Christmas at Mount Vernon Tour George and Martha Washington’s mansion by candlelight and make merry with 18th century dancing, fireside refreshments and caroling.  Meet Aladdin the Camel, watch holiday fireworks on December 15th and 16th, hear period music, experience a military encampment and more.  For tickets and event times visit www.MountVernon.org.

Holiday Follies at Signature Theatre – Starring jazz singer Ines Nassara, David Rowen (Signature’s Diner) and Katie Mariko Murray (Signature’s West Side Story) singing classic holiday songs.  Through December 16th at Signature Theatre, 4200 Campbell Avenue, Arlington, VA 22206.  For tickets visit www.SigTheatre.org.

The Symphony Orchestra of Northern Virginia in collaboration with the Office of the Arts presents a “Friday Evening Chamber Concert Series”.  The next concert “A Brass Christmas” is scheduled for Friday, December 15th at the Durant Arts Center, 1605 Cameron St.  For online tickets visit http://bit.ly/2vSKXRd.  Tickets are also available at the door.

Charleston City Including Backroads and Byways – Test Driving Hyundai’s 2018 Sonata and Elantra

Jordan Wright
October 9, 2017
Photo credit: Jordan Wright

 

Historic Charleston

The beautifully preserved port city of Charleston and its neighboring countryside proved an excellent opportunity to test drive the soon-to-be-released the sporty 2018 Sonata with its minimalist design and 8-speed transmission, and the 2018 Elantra GT.  Two daytime road rallies exploring this area on its cobblestone streets, highways and country lanes were no challenge for these two excellent-performing, mid-priced cars.

2018 Elantra GT

2018 Elantra GT

Both the 2018 Elantra GT and 2018 Sonata presented well through sudden downpours, bumpy roads, last minute turns and quick braking.  Our 90-plus degree day consisted of a four-hour morning drive in the Elantra GT and the same time in the Sonata.  We drove the vehicles past horse farms and golf clubs, across bridges and beside lush gardens with no stops for a refuel.  Plenty of highway and two-lane roads were instrumental in testing its maneuverability, comfort level and braking system.  Both dual clutch and manual are equally fuel-efficient and can be started and have the car’s temperature set by using Google.  Gotta love that in both hot or frigid climates!

Hyundai’s 2018 Elantra GT at the Charleston National Golf Club

Hyundai’s 2018 Elantra GT at the Charleston National Golf Club

For our early morning road rally 18 Elantra GTs started out from the beautiful Belmond Charleston Place, a magnificent property in the tradition of America’s grand hotels.  It was exciting to see them all lined up on the hotel’s cobblestone driveway in all their shiny new colors.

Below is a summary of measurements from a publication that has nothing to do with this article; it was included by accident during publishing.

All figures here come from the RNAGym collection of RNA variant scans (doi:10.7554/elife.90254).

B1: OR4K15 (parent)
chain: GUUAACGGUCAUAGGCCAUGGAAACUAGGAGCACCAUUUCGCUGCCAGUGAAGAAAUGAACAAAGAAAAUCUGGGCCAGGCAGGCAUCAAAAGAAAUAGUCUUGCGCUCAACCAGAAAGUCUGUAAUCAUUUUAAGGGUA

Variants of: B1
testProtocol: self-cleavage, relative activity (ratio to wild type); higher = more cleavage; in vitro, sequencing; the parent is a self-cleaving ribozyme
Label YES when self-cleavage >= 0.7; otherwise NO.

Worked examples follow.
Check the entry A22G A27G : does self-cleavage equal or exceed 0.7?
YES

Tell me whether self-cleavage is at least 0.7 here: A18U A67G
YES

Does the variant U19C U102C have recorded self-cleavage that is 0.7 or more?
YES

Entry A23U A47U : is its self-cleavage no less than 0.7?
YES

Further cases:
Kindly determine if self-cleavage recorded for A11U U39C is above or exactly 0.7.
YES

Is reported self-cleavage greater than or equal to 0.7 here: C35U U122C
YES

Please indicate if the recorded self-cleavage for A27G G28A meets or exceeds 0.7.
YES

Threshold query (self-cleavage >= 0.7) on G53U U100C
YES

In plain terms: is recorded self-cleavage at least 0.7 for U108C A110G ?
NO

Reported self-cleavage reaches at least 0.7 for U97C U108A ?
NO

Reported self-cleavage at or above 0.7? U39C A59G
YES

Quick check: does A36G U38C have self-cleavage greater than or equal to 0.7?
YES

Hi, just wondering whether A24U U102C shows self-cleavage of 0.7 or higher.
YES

Charleston National Golf Club

Charleston National Golf Club

Our morning drive took us down Meeting Street and across the city then on to Route 526 to Sullivan’s Island and Route 703 on the Isle of Palms.  From there we drove inland to Mt. Pleasant arriving at the Charleston National Golf Course for snacks and cold drinks in their beautiful clubhouse set amid old Live Oaks and swaying Spanish moss.

A different route with different challenges defined our return.  From sizzling hot country roads that billowed clouds of steam from the frequent bursts of rainfall, the car handled it beautifully as we headed back to the hotel for a lunch break.  We had the chance to note the air conditioning and inside defroster were effective to handle such quickly changing weather conditions.  As we drove east on Route 526 beside the Ashley River and across the Cooper River, two rivers that converge at the port of Charleston, we enjoyed the panoramic views of the low country marshes with their acres of sweetgrass that the Gullahs make their intricately woven baskets from.  From there we passed the Boone Hall Plantation and Gardens before making our way back to the hotel for a lunch break.

Low country marshland along the route

Low country marshland along the route

Our afternoon drive in the Sonata took us across the Stono River on Route 700 and down through John’s Island to stopped at The Plantation at Stono Ferry and on to the Links at Stono Ferry Golf Club in Hollywood before heading back to town.  It is a stunning drive, and I highly recommend it to anyone interested in touring the area.

Both cars exceeded expectations.  Most especially in what comes standard, though add-ons can raise the final price.  They are zippier, snazzier and more comfortable than earlier models with great attention paid to overall design, mileage and performance.

For fuel economy, you can expect the Elantra to give you a ton of savings at the pump.

FUEL ECONOMY City Highway Combined
2.4L (SE) 25 MPG 36 MPG 29 MPG